This opposition argument two is not as clear cut as it seems. While it is true that society encourages us to value material goods, and that this encourages crime, it is also clear that this effects those from socially deprived areas much more than those from stable or wealthy backgrounds. In many socially deprived societies, the lack of education and resources invested in the younger generation mean that the poverty cycle continues to define how well these young people will do as adults. The family they are born into is still the biggest predictor of a person’s life trajectory. If social mobility is not a truly viable option for young people from impoverished backgrounds to succeed, they may see crime as the only way to reach the material goods that so commonly are associated with personal achievement. One current example of this is the riots that occurred in major cities throughout the UK in 2011. Perhaps one of the most notable acts of the riots was the looting, particularly as the majority of looting was from high street stores not for necessities or for high end goods, but rather for average things the looters wanted. Zoe Williams explains the riots as such ‘this is what happens when people don't have anything, when they have their noses constantly rubbed in stuff they can't afford, and they have no reason ever to believe that they will be able to afford it’. Therefore in this case criminality is caused by consumerism as the opposition argument two suggests, but this is compounded by the cyclical nature of social deprivation that looks unlikely to be solved.
While it is true that crime is correlated with people coming from poorer socio-economic backgrounds this does not in itself prove that poverty itself is the cause of crime. A lack of education or bad parenting might be equally, if not more convincing explanations for both phenomena. The causation may even be reversed, with those who indulge in violent behaviour and who seek illegal short-cuts to success rather than being prepared to hold down a steady job being more likely to end up poor. For example, recent studies have found that street-level drug dealers make less than the minimum wage. So poverty is not a cause of crime in itself, but might merely be associated with other factors which cause it. In order to tackle crime, therefore, we don’t need to eradicate poverty, but improve people’s internalization of social norms through law enforcement and education.
This is ridiculous. Why is the drug dealer a drug dealer? Because he is poor and has few other prospects. He is not poor just because he is a criminal as something had to get him in to crime in the first place. In many cases that initial motivating factor was poverty or a lack of prospects. If it was true that the causation was reversed then there would be much more social mobility because those who started poor and deprived but wanted to work and were fundamentally honest would be socially mobile.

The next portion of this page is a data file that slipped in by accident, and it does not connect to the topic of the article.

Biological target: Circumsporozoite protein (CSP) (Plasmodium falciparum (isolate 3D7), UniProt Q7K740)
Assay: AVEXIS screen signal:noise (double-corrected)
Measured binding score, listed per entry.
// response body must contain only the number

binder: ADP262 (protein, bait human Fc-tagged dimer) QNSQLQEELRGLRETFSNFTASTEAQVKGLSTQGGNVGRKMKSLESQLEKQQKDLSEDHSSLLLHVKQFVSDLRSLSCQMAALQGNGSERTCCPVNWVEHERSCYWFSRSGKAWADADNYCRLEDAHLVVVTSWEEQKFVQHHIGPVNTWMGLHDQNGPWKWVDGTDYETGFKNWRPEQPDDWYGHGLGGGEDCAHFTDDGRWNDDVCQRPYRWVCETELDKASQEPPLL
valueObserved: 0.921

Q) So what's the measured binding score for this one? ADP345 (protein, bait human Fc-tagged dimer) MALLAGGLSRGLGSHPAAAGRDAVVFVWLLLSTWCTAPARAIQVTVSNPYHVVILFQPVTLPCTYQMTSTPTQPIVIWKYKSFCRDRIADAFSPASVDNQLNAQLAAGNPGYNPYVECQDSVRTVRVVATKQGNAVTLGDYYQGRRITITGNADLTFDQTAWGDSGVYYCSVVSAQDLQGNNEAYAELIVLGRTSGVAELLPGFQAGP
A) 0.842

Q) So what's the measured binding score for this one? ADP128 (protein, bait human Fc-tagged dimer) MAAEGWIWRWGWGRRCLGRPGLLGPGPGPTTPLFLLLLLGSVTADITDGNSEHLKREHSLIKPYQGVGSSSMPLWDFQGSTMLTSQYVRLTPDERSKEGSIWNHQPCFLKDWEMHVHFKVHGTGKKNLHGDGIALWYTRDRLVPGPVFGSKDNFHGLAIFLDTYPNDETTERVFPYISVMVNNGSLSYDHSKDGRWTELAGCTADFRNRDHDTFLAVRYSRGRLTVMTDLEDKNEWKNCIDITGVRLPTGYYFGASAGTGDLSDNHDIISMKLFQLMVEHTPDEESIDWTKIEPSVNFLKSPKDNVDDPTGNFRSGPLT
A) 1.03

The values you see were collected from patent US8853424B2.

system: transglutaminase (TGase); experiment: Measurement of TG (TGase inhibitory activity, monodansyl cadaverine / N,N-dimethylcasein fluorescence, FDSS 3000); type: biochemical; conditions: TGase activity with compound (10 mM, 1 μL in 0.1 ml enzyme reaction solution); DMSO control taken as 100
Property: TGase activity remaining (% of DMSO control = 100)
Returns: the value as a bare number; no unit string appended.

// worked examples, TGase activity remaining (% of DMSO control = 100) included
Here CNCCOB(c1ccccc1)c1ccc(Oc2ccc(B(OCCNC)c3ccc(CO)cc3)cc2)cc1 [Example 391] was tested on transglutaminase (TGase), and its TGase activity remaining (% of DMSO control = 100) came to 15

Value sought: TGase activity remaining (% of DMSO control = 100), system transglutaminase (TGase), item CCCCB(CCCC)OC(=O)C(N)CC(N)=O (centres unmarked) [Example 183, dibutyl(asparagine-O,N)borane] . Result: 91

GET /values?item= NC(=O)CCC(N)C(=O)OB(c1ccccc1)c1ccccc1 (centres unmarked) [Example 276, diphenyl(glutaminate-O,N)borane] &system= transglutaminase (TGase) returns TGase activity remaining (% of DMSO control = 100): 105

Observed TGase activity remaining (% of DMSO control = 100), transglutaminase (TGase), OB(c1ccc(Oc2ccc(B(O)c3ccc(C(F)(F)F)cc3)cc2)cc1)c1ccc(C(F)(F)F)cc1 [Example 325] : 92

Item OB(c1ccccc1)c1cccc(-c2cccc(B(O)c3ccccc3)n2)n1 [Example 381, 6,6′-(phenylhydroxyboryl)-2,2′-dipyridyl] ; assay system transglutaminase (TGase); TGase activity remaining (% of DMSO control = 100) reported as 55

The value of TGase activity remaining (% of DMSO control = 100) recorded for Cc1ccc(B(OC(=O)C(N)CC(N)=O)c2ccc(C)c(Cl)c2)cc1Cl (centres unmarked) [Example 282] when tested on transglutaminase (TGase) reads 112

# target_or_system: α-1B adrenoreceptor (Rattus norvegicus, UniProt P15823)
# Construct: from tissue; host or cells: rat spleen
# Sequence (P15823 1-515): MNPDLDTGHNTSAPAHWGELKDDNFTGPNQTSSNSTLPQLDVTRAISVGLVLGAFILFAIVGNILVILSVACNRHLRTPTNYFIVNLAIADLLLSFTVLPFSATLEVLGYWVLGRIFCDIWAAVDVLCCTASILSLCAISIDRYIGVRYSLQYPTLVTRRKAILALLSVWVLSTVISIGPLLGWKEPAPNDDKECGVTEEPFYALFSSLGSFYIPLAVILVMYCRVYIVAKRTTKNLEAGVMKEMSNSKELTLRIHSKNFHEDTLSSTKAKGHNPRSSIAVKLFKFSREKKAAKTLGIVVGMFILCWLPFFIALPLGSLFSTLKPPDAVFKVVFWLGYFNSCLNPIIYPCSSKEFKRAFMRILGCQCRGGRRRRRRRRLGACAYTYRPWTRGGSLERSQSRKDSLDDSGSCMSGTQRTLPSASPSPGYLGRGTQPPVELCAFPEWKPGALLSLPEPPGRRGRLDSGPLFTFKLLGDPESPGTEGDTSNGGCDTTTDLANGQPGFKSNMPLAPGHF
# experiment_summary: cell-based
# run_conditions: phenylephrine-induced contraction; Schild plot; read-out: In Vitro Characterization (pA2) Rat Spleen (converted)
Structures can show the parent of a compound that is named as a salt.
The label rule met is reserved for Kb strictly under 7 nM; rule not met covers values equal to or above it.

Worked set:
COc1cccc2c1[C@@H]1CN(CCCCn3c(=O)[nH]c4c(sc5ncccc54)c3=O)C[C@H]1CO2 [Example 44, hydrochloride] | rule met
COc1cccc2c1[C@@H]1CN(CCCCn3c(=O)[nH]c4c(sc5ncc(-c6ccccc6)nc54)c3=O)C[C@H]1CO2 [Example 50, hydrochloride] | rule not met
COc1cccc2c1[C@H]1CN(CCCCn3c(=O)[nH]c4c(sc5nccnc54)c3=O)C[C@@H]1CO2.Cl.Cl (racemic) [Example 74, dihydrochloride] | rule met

Alexander, Christopher, ‘Tunisia’s protest wave: where it comes from and what it means’, The Middle East Channel ForeignPolicy.com, 3 January 2011, http://mideast.foreignpolicy.com/posts/2011/01/02/tunisia_s_protest_wave_where_it_comes_from_and_what_it_means_for_ben_ali
BBC News, ‘Brixton riots: Archive’, 10 April 2011, http://www.bbc.co.uk/news/uk-13012055
BBC News, ‘Q&A: The Scarman Report’, 27 April 2004, http://news.bbc.co.uk/1/hi/programmes/bbc_parliament/3631579.stm
Bottoms, Professor Sir Antony E., ‘Crime prevention for youth at risk: some theoretical concerns’, Resource Material Series, No.68, 129th International Senior Seminar Visiting Experts’ Papers, pp.21-34. http://www.unafei.or.jp/english/pdf/RS_No68/No68_06VE_Bottoms2.pdf
Christian Aid, ‘Christian Aid urges G20 to crach down on tax dodging pinstripe ‘pirates’, 3 September 2009, http://www.christianaid.org.uk/pressoffice/pressreleases/September2009/christian-aid-urges-g20-to-crack-down-on-tax-dodging-pinstripe-pirates.aspx
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Tamkins, Theresa, ‘Medical bills prompt more than 60 percent of U.S. bankruptcies’, CNN Health, 5 June 2009, http://articles.cnn.com/2009-06-05/health/bankruptcy.medical.bills_1_medical-bills-bankruptcies-health-insurance?_s=PM:HEALTH
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United Nations General Assembly, ‘International Convention on the Suppression and Punishment of the Crime of Apartheid’, Office of the High Commissioner for Human Rights, 30 November 1973, http://web.archive.org/web/20061001200717/http://www.unhchr.ch/html/menu3/b/11.htm
Williams, Zoe, ‘The UK riots: the psychology of looting’, guardian.co.uk, 9 August 2011, http://www.guardian.co.uk/commentisfree/2011/aug/09/uk-riots-psychology-of-looting